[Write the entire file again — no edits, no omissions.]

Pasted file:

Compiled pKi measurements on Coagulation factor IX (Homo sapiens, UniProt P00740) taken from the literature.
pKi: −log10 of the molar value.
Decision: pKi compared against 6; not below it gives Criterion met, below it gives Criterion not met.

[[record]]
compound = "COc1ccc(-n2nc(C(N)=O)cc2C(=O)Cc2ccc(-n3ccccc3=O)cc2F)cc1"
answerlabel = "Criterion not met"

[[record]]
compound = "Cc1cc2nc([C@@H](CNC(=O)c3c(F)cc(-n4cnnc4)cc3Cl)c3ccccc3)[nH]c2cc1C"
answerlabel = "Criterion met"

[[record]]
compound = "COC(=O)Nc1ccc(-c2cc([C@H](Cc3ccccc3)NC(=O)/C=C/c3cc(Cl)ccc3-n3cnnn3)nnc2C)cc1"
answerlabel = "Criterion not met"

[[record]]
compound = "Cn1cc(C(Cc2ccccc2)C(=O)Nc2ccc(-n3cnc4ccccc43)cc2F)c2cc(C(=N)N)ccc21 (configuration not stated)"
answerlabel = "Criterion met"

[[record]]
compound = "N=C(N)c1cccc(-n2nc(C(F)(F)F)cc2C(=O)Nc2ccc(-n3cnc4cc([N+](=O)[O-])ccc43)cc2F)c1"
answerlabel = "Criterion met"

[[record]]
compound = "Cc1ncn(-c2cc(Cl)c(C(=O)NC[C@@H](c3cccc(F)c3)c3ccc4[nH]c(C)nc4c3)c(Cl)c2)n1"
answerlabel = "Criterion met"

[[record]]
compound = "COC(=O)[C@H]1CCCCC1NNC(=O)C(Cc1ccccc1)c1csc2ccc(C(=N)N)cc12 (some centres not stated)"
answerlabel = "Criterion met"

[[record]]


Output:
Compiled pKi measurements on Coagulation factor IX (Homo sapiens, UniProt P00740) taken from the literature.
pKi: −log10 of the molar value.
Decision: pKi compared against 6; not below it gives Criterion met, below it gives Criterion not met.

[[record]]
compound = "COc1ccc(-n2nc(C(N)=O)cc2C(=O)Cc2ccc(-n3ccccc3=O)cc2F)cc1"
answerlabel = "Criterion not met"

[[record]]
compound = "Cc1cc2nc([C@@H](CNC(=O)c3c(F)cc(-n4cnnc4)cc3Cl)c3ccccc3)[nH]c2cc1C"
answerlabel = "Criterion met"

[[record]]
compound = "COC(=O)Nc1ccc(-c2cc([C@H](Cc3ccccc3)NC(=O)/C=C/c3cc(Cl)ccc3-n3cnnn3)nnc2C)cc1"
answerlabel = "Criterion not met"

[[record]]
compound = "Cn1cc(C(Cc2ccccc2)C(=O)Nc2ccc(-n3cnc4ccccc43)cc2F)c2cc(C(=N)N)ccc21 (configuration not stated)"
answerlabel = "Criterion met"

[[record]]
compound = "N=C(N)c1cccc(-n2nc(C(F)(F)F)cc2C(=O)Nc2ccc(-n3cnc4cc([N+](=O)[O-])ccc43)cc2F)c1"
answerlabel = "Criterion met"

[[record]]
compound = "Cc1ncn(-c2cc(Cl)c(C(=O)NC[C@@H](c3cccc(F)c3)c3ccc4[nH]c(C)nc4c3)c(Cl)c2)n1"
answerlabel = "Criterion met"

[[record]]
compound = "COC(=O)[C@H]1CCCCC1NNC(=O)C(Cc1ccccc1)c1csc2ccc(C(=N)N)cc12 (some centres not stated)"
answerlabel = "Criterion met"

[[record]]